Breathing New Life Into Your Life’s Work

June 3, 2015  
Filed under Feature Stories

Despite the obstacles, success can be found along a new career path
By Adam White

When Beth Peters talks to clients about starting a business, it’s from the viewpoint of someone who has made that same “leap of faith” – and landed on her feet.
After years of holding top human resources positions at businesses such as the Vermont Teddy Bear Company, Green Mountain Power and the Vermont League of Cities and Towns, Peters made the decision in 2010 to launch her own consulting business, VIVID Workplace, in Burlington.
Though she had a wealth of experience to draw upon and a number of potential clients already lined up, the prospect of launching her own business was intimidating to Peters.
“I was terrified,” she said. “You need to have a gut of steel. The old adage is that 95 percent of new businesses fail within the first five years after they are formed.”
Peters’ company will celebrate its fifth anniversary in July, a testament to the fact that new business ventures can succeed, particularly when they are built upon a solid foundation of experience and expertise. And when it comes to picking a location for a career restart, the Green Mountain State is as fertile as its name implies.
“There is a strong entrepreneurial spirit here in Vermont,” said Flip Brown, founder of Business Culture Consultants in Burlington and author of the book “Balanced Effectiveness at Work.”
“There are lots of opportunities and a solid network here for making life transitions.”
The choice to branch out on a new career path can be fueled by any number of professional and personal factors. Unfortunately for some mature employees, the choice is made for them.
“We’re in a changing business climate, with tech just taking off,” Peters said. “A lot of Baby Boomers haven’t grown with the technology in their workplace, in order to continue doing the jobs they’ve always done.
“There is an increasing scenario in which people in that age range find themselves having to exit their company, involuntarily, because they have the institutional knowledge but not the skills.”
But such a separation can be a blessing for someone whose career, however established it is, may not be fulfilling. Brown cited a Gallup poll’s findings that 78 percent of Americans are disinterested or disengaged at work.
“Everyone wants to have meaning and fulfillment in what they do,” Brown said. “I’m on a crusade to eliminate the term ‘work/life balance’ from our vocabulary. You want your work to have life in it.”
Those who have already made a successful career – but desire a new beginning – should keep in mind that hard work done in the past could still pay dividends moving forward.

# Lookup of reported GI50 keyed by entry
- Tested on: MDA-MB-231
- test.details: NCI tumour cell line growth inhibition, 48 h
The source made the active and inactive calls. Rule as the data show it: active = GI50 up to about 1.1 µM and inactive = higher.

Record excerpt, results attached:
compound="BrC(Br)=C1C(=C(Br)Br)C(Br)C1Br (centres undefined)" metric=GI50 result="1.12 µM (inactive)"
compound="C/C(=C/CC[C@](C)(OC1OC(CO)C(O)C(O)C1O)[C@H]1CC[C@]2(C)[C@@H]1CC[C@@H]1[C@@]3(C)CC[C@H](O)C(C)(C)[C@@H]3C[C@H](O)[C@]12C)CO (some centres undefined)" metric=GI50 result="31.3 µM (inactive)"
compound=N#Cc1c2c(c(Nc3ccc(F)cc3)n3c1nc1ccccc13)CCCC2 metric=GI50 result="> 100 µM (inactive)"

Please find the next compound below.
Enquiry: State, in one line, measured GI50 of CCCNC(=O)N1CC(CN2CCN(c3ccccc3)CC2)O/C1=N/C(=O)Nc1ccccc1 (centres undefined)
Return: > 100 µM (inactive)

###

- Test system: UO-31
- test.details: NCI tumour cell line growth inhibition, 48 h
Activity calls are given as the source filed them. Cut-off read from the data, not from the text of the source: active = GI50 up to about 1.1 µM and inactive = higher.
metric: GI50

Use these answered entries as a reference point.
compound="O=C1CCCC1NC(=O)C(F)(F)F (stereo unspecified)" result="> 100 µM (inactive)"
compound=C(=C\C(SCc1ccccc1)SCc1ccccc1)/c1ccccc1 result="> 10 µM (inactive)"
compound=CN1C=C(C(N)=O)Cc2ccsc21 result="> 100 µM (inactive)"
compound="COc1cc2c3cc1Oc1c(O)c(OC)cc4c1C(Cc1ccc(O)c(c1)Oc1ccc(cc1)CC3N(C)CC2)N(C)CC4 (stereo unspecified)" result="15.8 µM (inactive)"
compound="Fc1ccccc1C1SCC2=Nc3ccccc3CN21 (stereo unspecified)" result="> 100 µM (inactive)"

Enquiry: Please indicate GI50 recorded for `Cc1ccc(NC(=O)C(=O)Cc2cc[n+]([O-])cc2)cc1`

Though she had amassed an impressive resume of HR positions at highly respected companies, Peters realized that she needed more career flexibility in order to devote the necessary time and energy to her family yet remain “the committed professional that I’d always been.”
The answer took shape before Peters’ eyes as familiar faces re-appeared as potential clients for a new venture.
“I started to get unsolicited requests for my professional support, on an ad-hoc basis,” Peters said. “I was being approached by prior contacts from this incredible network I had built up.”
That led to the logical next step for anyone wishing to start a business: Establishing whether or not the demand is there to support it.
“I saw a clear need in this market for smaller organizations reacting to technical HR situations as they came up,” Peters said. “I started out as what I call a ‘plug-and-play HR director,’ for smaller companies that couldn’t afford, or justify, having one full-time.”
Brown followed what he describes as a “twisty, turny” path to find his current success; now in its 15th year, his company “doesn’t have to go looking for business; it finds me.”
His previous positions – from furniture maker to product manager for an outdoor sports gear company – all reflect some facet of his personal interests, a trend that he says is both a blessing and a curse when it comes to starting your own business.
“Passion is key, otherwise, it’s just a job. You’re trading your life energy for cash,” Brown said. “The dark side of that is that passion can create a blind spot. When you’re too attached to your mission, you can over-identify.”
Peters says the antidote is a sounding board off which ideas can be bounced, comprising people who will be honest and necessarily critical.
“My best advice would be to confide in a few mentors who know you, and what you’re doing, well,” Peters said. “Having contacts you’ve made through networking – business owners and leaders you can run things by – is invaluable.”
That same level of honest assessment must also be extended to finances, according to Brown. He says the one piece of advice he would go back in time and give himself might not be so well-received, but is proven.
“You should have 50 percent of your personal and professional expenditures sitting in a bank account for the first two years,” Brown said. “That’s how long it will take to get a consulting company up to critical mass.”
Once the initial idea, research, support network and finances are in place, Brown said the only ingredient missing for a successful career transition has to come from within.
“Then it comes down to courage,” Brown said. “How do you find the heart to take a risk (and) do something new and different that’s going to improve your enjoyment of life and work?”

 

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